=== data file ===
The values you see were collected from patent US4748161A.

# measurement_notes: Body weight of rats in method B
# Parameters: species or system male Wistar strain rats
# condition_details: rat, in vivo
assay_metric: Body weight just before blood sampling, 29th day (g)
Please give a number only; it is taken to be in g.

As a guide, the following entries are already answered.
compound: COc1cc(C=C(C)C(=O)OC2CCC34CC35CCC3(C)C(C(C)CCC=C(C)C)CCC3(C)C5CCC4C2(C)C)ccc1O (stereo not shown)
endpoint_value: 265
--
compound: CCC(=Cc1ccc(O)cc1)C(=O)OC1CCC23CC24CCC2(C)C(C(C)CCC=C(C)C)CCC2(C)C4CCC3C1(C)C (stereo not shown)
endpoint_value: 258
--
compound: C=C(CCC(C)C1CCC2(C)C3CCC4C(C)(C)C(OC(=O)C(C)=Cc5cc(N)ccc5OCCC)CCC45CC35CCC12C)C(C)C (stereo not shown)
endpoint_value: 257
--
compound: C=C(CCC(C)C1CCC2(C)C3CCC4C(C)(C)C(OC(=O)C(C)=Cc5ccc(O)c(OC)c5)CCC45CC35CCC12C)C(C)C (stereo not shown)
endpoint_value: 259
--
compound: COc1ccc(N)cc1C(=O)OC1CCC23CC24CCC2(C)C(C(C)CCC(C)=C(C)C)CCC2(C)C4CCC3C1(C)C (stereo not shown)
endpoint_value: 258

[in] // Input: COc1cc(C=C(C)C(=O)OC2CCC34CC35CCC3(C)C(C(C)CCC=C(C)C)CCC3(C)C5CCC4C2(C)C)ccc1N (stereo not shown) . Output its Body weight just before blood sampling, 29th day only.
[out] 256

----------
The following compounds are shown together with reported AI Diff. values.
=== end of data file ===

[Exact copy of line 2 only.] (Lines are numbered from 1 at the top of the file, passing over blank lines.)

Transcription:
# measurement_notes: Body weight of rats in method B